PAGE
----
The manifestos of the two largest UK parties matter given that we may be about to enter a period of direct rule. Even if the post-election talks in Northern Ireland (NI) are successful, when devolution was operating from May 2007 to January 2017, much of the time social and economic policies were cut and pasted from Whitehall in any case. Thus, it really does matter to the economy what the two parties are proposing to do.
There's the old joke about buses - you wait for ages and then two come along at the same time. At the end of January two consultation documents were published - one on an industrial strategy for Northern Ireland (NI) and other a green paper on a UK industrial strategy.
What's your favourite Christmas movie? For many it will be one of the versions of A Christmas Carol such as The Muppets Christmas Carol. Consider what Scrooge says about the poor in Victorian England when told they might refuse to enter the grim workhouses: "If they would rather die they had better do it, and decrease the surplus population."
Thursday's decision was a shock - to sterling, the markets and the economic system. And, as we start a new week, not much has changed. The pound resumed its historic slide, down 14% since Thursday, hitting a fresh 30-year low as traders shrugged off the Chancellor's attempts to calm the financial markets.
At the risk of sounding a bit like Prime Minister Terence O'Neill in a speech he made in 1968, our economy really will stand at the crossroads in the next few months. The decisions we make now will strongly influence not just the next five years but probably the next decade or even longer. And this is not simply because of the EU Referendum - other internal and external developments are also of very great significance.
Desolation or bonanza? What might be the impact on Newry or other border areas if the UK votes to exit on June 23? Given that Northern Ireland has the UK's only land frontier with the rest of the EU, there is obviously great interest in questions like this one.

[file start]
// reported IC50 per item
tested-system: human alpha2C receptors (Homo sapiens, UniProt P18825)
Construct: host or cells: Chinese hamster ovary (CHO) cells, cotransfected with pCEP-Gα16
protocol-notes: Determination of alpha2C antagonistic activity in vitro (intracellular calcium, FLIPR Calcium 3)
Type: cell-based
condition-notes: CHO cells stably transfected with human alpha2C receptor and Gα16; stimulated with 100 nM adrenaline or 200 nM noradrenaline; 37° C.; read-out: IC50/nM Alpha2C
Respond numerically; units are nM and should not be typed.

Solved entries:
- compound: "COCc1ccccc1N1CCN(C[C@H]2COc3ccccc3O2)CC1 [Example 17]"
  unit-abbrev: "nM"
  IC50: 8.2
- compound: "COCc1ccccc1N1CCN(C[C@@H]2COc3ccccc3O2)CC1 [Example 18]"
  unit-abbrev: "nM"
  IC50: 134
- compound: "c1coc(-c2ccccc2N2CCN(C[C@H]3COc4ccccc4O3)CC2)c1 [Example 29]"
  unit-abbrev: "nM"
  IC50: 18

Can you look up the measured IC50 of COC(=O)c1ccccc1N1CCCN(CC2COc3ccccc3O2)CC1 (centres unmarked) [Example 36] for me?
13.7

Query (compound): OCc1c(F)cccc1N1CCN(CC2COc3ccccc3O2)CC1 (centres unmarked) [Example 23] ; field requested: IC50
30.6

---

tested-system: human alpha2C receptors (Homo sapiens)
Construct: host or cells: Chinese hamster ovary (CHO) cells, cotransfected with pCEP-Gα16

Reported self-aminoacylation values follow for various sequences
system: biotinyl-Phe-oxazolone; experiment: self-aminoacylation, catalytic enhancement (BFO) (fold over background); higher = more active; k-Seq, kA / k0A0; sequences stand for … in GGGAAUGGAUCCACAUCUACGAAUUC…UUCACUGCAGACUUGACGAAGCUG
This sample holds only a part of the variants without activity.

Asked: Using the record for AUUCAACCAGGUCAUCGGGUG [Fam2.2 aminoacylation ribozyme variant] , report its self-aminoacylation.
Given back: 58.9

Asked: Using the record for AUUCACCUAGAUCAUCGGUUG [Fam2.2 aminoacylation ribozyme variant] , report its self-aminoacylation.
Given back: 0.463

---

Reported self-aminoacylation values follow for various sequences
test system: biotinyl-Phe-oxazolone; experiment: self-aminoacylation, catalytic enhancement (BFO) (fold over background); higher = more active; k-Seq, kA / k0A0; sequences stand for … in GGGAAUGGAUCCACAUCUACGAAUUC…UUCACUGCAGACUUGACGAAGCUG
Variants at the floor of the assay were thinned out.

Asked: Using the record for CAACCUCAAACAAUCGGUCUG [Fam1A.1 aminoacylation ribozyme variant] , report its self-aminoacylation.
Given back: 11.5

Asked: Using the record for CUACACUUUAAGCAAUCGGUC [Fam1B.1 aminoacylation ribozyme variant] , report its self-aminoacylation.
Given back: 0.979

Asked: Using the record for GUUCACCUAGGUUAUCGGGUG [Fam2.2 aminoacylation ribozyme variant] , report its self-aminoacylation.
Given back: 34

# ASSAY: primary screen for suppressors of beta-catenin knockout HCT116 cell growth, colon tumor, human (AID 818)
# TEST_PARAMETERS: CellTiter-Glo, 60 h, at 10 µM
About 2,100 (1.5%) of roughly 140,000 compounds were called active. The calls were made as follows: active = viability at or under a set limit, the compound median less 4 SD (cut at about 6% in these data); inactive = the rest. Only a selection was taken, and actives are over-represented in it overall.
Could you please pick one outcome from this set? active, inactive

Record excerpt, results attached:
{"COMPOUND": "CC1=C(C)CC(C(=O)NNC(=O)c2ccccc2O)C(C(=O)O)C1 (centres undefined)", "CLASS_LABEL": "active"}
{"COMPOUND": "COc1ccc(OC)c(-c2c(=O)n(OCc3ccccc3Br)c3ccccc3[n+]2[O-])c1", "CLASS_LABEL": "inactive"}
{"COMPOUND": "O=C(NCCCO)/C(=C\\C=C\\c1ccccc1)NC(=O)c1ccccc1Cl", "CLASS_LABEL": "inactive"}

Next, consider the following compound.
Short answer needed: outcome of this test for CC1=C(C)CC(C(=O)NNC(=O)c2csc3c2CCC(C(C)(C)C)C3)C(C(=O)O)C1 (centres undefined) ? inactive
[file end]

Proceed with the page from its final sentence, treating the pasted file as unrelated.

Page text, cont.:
According to the International Energy Agency, the world is awash with oil. But, at a time when a litre of petrol costs under a quid and 900 litres of home heating under £250, you could be forgiven for telling Russia, Saudi Arabia and the rest of the oil producing countries to keep on pumping.
Around 45 billion Lego bricks are produced every year - that's about seven for every person in the world's population. And having overcome a serious financial crisis, it won't be too long before the total number of Lego's Mini Figures in circulation will be greater than the world's population.
One of the few genuine surprises in the summer 2015 Budget was the announcement of the National Living Wage (NLW). Due to be introduced at a level of £7.20 per hour in April 2016, for those aged 25 and above, the NLW will progressively rise to 60% of the UK median wage level in April 2020. But for those aged 21 to 24, the National Minimum Wage remains unchanged.
There is some cynicism about the frequent use of public consultation. Is this just a way of postponing difficult decisions or even of sharing responsibility for tough decisions? However, I do feel sympathy for the position the Employment and Learning Minister Dr Stephen Farry finds himself in.
Napoleon allegedly said: "China is a sleeping giant. Let her sleep, for when she wakes she will move the world." Well, the sleeping giant is now well and truly awake, and last week fears of economic turbulence were moving not just Chinese, but global stock markets. But why does China now matter so much to the world economy, let alone to Northern Ireland?
Just 12 months ago, a major report from the Centre for Cities and McKinsey, identified the 31 most significant UK business clusters. These clusters are home to fewer than 10% of the nation's businesses but employ one in seven UK workers and generate 20% of national economic output. Not one was in Northern Ireland, the report said.
It is not often that there is a subject that Chancellor George Osborne and Nobel Prize winning economist Paul Krugman agree on but productivity is that subject. Krugman has declared: "Productivity isn't everything, but in the long run it is almost everything."
What concern has government and politics, often said to be the world's second oldest profession, with prostitution - sometimes called the oldest profession? Actually, quite a lot. Recently we've seen the publication of the Home Office's long awaited document outlining policy on prostitution. This is bound to have implications for our situation in Northern Ireland.
When the UK joined the then EEC in 1973 (confirmed by referendum 30 years ago this month), we were assured this was simply a matter of a "Common Market"; about increasing trade and therefore jobs. We were told by Prime Minister Heath that there would be no constitutional implications; this would not entail: "? erosion of essential national sovereignty".
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